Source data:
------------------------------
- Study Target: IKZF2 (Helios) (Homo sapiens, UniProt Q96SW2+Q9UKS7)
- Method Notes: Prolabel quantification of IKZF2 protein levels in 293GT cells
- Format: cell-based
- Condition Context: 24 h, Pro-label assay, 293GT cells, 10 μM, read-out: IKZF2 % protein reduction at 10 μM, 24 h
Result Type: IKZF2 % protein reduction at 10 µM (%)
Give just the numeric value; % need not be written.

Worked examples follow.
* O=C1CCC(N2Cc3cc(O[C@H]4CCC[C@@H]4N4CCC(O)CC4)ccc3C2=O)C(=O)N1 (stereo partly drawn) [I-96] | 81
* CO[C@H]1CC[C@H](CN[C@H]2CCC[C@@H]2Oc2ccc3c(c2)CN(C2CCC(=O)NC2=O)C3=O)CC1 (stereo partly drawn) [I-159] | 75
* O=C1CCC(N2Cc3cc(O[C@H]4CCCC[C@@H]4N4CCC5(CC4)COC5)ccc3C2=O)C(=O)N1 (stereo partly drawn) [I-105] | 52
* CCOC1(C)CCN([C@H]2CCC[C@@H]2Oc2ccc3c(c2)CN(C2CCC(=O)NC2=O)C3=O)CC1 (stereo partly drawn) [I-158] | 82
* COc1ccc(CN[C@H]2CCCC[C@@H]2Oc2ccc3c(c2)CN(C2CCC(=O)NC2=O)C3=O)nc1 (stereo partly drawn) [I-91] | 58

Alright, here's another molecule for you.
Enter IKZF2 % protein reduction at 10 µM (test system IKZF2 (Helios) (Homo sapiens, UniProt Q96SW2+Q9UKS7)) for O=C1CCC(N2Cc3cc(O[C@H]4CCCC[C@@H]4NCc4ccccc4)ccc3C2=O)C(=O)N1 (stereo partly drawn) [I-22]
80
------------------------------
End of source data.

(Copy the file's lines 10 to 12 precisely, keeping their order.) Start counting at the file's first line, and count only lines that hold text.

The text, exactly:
* O=C1CCC(N2Cc3cc(O[C@H]4CCCC[C@@H]4N4CCC5(CC4)COC5)ccc3C2=O)C(=O)N1 (stereo partly drawn) [I-105] | 52
* CCOC1(C)CCN([C@H]2CCC[C@@H]2Oc2ccc3c(c2)CN(C2CCC(=O)NC2=O)C3=O)CC1 (stereo partly drawn) [I-158] | 82
* COc1ccc(CN[C@H]2CCCC[C@@H]2Oc2ccc3c(c2)CN(C2CCC(=O)NC2=O)C3=O)nc1 (stereo partly drawn) [I-91] | 58